Polygons extursion is very likely - selected polygons are pushed or pulled, depending on axes mode you have chosen. Image below shows an extrusion of two selected triangles in "World-Y" axis:

Additional settings box for this tool contains the following options:
  • Quad sides or Triange sides switch - defines which polygon type will be used for newly-created polygons.
  • Shape edges - is a shading-specific option. It will be discussed in advanced lessons.


    This tool is used solely for shading purpose and will be discussed in advanced lessons chapter.

    Consider, you have a breaked vertices in mesh and would like to merge them into one vertex. Image on the right shows three pairs of sliced vertices in a line and fourth pair is welded. One of such a pairs is highlighted. Weld tool can merge this pair of vertices into single vertex. To perform welding, this pair should be selected and then Weld tool should be applied. Note, that you do not need to switch Selected Mode On to weld group of selected vertices - weld tool will consider that you are welding selected vertices in any case. By default, "W" key is assigned for welding tool (it will apply tool). So, selecting neighbour vertices and pressing "W" key will result in welding, like on the image below:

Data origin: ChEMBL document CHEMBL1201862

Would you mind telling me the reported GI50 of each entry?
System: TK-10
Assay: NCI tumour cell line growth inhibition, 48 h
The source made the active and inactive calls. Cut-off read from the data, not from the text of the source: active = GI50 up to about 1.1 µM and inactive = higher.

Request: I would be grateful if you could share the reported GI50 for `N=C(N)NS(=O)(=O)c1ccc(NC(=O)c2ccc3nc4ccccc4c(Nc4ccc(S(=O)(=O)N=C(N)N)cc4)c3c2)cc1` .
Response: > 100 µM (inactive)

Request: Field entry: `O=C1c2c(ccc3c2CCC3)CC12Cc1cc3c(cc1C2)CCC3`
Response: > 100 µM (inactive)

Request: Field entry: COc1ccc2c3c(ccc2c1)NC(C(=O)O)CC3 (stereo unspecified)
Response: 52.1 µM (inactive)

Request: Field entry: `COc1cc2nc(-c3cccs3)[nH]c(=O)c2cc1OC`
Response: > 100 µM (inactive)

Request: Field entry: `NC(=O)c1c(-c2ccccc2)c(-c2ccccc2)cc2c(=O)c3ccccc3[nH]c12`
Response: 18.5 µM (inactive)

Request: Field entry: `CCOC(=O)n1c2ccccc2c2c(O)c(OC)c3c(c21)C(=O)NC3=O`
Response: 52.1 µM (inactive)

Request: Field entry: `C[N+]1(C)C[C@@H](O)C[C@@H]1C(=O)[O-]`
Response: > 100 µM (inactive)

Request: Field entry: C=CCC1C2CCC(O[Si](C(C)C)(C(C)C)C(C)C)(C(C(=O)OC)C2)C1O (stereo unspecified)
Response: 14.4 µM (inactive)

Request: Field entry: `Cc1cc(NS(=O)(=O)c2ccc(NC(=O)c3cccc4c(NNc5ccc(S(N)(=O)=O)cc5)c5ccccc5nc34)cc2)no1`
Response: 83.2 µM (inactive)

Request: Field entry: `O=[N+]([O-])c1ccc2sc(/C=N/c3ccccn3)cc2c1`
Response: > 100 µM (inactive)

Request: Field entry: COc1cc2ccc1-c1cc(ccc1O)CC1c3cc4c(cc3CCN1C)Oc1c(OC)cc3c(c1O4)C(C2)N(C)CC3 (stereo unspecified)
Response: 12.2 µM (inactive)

Another way of using this tool is a Multiple-target mode. If you have a dozen of "pairs" of vertices you would like to weld, and they are very close to each others (on the image above, there are two pairs of such a vertices in a row), "multiple-target" weld is your choice. In this mode, Weld tool will find an isolated groups of vertices among selected vertices in mesh and weld these groups separately. When additional settings box is expanded, you can check a Multy-target mode option and adjust precision values. Precision values control the spread of vertices in each group (position of vertices, direction of their normals and their UV-mapping affects). In the example above, I would like to merge two left pairs of vertices. Precision (maximum distance between vertices in one group) have been set to 0.1, Smooth (maximum angle in degreese between normals) have been set to 180 (this is the maximum possible value, so normals do not affect vertices group detection), UV-Limit (vertices texture coordinates precision) have been set to 1.0 (default value - this is pretty high value so texture coordinates almost have no effect). Then I selected these vertices and applied the tool. Result is on the image below: